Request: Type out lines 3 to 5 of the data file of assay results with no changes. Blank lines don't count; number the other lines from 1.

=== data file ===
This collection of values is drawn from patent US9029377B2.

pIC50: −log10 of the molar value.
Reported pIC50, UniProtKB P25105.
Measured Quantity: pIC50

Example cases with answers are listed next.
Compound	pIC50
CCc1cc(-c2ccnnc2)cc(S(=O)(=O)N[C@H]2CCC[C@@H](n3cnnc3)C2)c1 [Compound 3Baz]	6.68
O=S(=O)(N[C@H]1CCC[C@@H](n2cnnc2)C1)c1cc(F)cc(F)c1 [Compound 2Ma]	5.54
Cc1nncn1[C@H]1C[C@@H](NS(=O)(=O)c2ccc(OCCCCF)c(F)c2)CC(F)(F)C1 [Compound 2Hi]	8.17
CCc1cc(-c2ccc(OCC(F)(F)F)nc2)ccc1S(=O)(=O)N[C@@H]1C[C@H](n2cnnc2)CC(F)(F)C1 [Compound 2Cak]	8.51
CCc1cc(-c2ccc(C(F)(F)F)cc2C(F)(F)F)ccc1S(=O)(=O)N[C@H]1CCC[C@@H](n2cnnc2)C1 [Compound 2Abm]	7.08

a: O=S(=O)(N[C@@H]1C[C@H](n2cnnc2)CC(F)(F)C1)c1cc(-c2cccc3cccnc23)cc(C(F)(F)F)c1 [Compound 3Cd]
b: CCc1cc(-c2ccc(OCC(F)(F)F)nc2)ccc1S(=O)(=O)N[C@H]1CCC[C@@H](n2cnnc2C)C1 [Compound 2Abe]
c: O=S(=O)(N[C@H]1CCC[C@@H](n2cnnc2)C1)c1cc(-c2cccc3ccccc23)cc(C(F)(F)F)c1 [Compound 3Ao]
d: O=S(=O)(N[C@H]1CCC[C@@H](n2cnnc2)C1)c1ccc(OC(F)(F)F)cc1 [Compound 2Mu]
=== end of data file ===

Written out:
Reported pIC50, UniProtKB P25105.
Measured Quantity: pIC50

Example cases with answers are listed next.